I struggled a bit with this book, which surprised me. It’s not the fairytale-like narration, because that worked for me, nor the choice of setting (semi-historical Russia), or the characters, or the choice of fairytales to invoke. Perhaps it’s just that I felt I knew where it was going and how it would unfold, and I am so very tired of stories all about taming a wild young woman who doesn’t belong among her people.
It’s well written, and I enjoyed the Russian flavour – probably helped by the fact that I don’t know Russian well at all, so the words chosen to give a flavour didn’t contradict each other in the way they were Romanised or used. I do enjoy Vasya and her determination, her basic goodness, her love for her family and duty to the people who, unknowingly, relied upon her. I enjoyed the little snippets that joined it to history.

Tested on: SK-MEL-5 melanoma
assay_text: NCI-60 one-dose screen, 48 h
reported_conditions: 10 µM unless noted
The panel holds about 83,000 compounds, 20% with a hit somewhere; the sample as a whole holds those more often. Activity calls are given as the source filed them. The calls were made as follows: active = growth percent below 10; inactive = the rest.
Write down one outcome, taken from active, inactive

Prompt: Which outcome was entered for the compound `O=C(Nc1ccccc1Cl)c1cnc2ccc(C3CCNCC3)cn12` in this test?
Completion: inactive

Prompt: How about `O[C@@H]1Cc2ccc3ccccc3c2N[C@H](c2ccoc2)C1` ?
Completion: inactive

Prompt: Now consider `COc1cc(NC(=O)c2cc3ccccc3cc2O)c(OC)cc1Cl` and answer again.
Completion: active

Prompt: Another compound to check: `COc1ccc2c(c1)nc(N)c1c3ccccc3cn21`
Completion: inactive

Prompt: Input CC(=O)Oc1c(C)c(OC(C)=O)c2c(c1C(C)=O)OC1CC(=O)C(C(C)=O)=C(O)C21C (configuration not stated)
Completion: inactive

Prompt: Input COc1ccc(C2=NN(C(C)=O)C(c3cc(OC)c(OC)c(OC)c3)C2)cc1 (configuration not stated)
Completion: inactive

I just… didn’t quite click with it in some way I can’t put my finger on. I’m glad I read it, and I’ll probably pick up the second book to see how I get into that, but… something didn’t work for me.